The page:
Kabang had the upper half of her snout sheared off when she jumped in front of a speeding motorcycle in the Philippines, saving her owner’s daughter and niece from injury.
She ended up at the University of California, Davis, after a nurse in New York launched a fundraising campaign to bring her to the U.S. for treatment.
Veterinarians at UC Davis plan two to three surgeries that, while they won’t restore her face, will make it more functional and less prone to infection. But those couldn’t be done until Kabang’s other problems were addressed, including cancer and heartworms.
After completing six weekly intravenous chemotherapy infusions, Kabang appears to have beaten the cancer, Gina Davis, the primary care veterinarian at the William R. Pritchard Veterinary Medical Teaching Hospital in Davis, told the San Francisco Chronicle.
Vets are now addressing the issue of heartworms, which couldn’t be fully treated during her chemotherapy. The first of three heartworm shots was administered on Dec. 4, and she’s expected to receive the other two in the second week of January, Davis said.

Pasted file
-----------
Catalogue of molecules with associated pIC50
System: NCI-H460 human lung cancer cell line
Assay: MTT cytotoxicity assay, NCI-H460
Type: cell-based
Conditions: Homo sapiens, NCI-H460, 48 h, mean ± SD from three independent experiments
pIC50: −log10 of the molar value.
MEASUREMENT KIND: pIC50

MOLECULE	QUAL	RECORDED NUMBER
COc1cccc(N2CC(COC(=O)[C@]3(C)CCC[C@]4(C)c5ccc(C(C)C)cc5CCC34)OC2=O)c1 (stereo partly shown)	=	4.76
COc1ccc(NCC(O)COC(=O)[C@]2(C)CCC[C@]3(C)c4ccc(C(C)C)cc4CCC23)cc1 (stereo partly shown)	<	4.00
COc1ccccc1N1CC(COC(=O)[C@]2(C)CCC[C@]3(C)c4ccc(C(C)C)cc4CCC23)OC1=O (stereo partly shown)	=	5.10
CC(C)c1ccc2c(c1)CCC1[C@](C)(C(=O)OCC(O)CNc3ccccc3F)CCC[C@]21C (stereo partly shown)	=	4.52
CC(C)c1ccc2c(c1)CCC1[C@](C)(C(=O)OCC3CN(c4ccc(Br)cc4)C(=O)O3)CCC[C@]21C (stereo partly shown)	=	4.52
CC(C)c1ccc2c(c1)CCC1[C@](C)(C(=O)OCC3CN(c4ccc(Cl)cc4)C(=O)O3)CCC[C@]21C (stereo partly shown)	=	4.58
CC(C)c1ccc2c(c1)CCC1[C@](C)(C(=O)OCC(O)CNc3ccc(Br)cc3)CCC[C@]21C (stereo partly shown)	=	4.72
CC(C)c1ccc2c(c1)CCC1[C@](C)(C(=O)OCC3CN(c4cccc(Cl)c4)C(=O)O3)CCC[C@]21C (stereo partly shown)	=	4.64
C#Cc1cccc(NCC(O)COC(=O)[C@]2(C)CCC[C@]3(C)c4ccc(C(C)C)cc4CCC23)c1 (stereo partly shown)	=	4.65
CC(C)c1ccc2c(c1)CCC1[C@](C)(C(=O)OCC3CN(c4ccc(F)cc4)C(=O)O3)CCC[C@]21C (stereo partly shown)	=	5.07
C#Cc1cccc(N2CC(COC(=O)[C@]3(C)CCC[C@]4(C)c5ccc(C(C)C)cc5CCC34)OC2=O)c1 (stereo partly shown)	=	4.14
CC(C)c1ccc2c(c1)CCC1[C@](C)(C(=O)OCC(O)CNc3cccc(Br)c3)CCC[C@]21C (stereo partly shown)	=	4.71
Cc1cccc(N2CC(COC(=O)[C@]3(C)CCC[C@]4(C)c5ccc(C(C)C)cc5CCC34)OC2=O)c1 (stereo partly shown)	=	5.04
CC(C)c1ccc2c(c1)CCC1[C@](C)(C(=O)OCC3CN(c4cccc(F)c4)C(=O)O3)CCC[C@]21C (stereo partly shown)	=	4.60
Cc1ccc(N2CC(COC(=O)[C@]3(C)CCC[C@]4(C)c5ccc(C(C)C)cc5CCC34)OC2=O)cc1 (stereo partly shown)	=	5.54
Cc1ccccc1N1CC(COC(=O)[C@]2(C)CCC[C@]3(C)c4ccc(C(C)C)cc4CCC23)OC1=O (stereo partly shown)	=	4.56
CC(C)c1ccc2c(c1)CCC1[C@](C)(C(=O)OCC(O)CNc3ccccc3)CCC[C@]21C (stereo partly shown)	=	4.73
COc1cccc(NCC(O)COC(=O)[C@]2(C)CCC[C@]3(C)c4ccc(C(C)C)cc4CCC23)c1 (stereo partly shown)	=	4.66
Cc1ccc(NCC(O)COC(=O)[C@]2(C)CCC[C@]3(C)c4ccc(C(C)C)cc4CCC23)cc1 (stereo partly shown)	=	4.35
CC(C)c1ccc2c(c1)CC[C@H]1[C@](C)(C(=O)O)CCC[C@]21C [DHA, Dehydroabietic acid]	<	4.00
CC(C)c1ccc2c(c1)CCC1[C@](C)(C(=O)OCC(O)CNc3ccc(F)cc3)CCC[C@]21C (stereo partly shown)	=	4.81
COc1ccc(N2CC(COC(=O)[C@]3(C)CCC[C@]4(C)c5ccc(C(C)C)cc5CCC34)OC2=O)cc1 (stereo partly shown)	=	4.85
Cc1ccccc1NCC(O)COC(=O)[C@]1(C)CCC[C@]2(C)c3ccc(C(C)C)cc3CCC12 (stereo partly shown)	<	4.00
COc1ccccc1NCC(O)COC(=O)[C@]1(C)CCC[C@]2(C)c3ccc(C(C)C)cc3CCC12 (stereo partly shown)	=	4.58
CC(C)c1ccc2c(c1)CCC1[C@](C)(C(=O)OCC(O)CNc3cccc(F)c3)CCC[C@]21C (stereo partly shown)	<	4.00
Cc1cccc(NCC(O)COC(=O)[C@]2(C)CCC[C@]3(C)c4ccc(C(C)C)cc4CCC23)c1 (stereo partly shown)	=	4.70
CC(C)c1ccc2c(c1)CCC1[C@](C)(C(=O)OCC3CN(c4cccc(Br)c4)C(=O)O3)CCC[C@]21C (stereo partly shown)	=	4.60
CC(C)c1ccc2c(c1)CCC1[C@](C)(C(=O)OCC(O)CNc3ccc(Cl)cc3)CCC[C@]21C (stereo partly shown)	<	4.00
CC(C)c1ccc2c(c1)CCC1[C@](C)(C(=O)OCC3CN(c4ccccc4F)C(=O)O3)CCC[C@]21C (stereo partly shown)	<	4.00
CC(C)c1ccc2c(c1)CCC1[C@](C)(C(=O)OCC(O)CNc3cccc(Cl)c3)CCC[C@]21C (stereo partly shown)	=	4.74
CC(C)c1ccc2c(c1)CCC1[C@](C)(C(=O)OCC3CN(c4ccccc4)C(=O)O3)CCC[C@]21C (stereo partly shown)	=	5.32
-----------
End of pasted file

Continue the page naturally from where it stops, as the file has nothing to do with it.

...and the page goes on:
“It will be one to two months for her to recover from that before she goes in and has the surgery,” Davis said.
The first surgery will involve dental work, extractions and covering exposed roots. The others will try to close the dog’s wound and restore nasal functions. The dog’s bony structures are currently exposed to air, increasing the chance of infection, Davis said.
“She has come through everything very well,” Davis said. “Her appetite is still good. She’s still bright and happy.”
(Photo: Don Preisler, UC Davis)
Posted by jwoestendiek December 26th, 2012 under Muttsblog.
Tags: accident, animals, cancer, davis, dog, dogs, heartworms, hero, kabang, motorcycle, pets, philippines, snout, surgery, uc davis, university of california, veterinary
Heartworm and a cancerous tumor have delayed snout surgery for Kabang, the Philippine dog that lost half her face when she stepped between two children and an oncoming motorcycle.
A veterinarian at the University of California, Davis, says both could be potentially fatal if not treated.
“Fortunately for Kabang, her disease is not very advanced,” Dr. Jane Sykes, a UC Davis infectious disease specialist, told the San Francisco Chronicle. “She has a good prognosis.”